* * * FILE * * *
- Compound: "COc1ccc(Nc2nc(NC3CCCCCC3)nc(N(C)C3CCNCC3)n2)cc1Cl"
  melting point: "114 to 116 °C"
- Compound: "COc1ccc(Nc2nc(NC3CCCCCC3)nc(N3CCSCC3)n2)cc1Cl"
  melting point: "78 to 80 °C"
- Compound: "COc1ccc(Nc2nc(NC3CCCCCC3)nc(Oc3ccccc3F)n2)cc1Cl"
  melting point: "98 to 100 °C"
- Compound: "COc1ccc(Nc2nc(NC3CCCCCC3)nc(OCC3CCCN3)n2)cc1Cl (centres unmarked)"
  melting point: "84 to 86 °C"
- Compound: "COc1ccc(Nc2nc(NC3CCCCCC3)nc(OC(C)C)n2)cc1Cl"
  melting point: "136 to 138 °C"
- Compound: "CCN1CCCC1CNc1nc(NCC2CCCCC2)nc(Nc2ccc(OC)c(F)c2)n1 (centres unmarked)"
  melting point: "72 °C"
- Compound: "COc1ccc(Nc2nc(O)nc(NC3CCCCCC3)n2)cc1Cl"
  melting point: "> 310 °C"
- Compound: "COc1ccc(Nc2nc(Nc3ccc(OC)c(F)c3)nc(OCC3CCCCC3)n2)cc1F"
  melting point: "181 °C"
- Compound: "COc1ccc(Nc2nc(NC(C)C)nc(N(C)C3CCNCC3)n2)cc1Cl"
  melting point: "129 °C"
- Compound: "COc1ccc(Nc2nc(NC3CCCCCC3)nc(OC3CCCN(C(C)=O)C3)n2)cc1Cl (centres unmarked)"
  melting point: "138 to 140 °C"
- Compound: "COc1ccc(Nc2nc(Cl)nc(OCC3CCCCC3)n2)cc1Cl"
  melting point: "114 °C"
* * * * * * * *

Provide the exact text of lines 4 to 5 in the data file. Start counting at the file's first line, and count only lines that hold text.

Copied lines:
  melting point: "78 to 80 °C"
- Compound: "COc1ccc(Nc2nc(NC3CCCCCC3)nc(Oc3ccccc3F)n2)cc1Cl"